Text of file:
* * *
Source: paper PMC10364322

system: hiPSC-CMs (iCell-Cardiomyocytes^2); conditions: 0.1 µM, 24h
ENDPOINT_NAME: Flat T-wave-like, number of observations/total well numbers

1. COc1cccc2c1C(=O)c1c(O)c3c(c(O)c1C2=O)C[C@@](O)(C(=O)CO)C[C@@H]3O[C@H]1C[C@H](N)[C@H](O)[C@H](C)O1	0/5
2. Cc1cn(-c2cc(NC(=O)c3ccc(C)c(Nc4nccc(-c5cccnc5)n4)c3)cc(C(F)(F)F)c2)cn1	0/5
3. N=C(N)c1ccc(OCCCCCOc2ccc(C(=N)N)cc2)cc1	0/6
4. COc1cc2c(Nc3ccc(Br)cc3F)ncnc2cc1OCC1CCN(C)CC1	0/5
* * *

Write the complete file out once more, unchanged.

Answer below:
Source: paper PMC10364322

system: hiPSC-CMs (iCell-Cardiomyocytes^2); conditions: 0.1 µM, 24h
ENDPOINT_NAME: Flat T-wave-like, number of observations/total well numbers

1. COc1cccc2c1C(=O)c1c(O)c3c(c(O)c1C2=O)C[C@@](O)(C(=O)CO)C[C@@H]3O[C@H]1C[C@H](N)[C@H](O)[C@H](C)O1	0/5
2. Cc1cn(-c2cc(NC(=O)c3ccc(C)c(Nc4nccc(-c5cccnc5)n4)c3)cc(C(F)(F)F)c2)cn1	0/5
3. N=C(N)c1ccc(OCCCCCOc2ccc(C(=N)N)cc2)cc1	0/6
4. COc1cc2c(Nc3ccc(Br)cc3F)ncnc2cc1OCC1CCN(C)CC1	0/5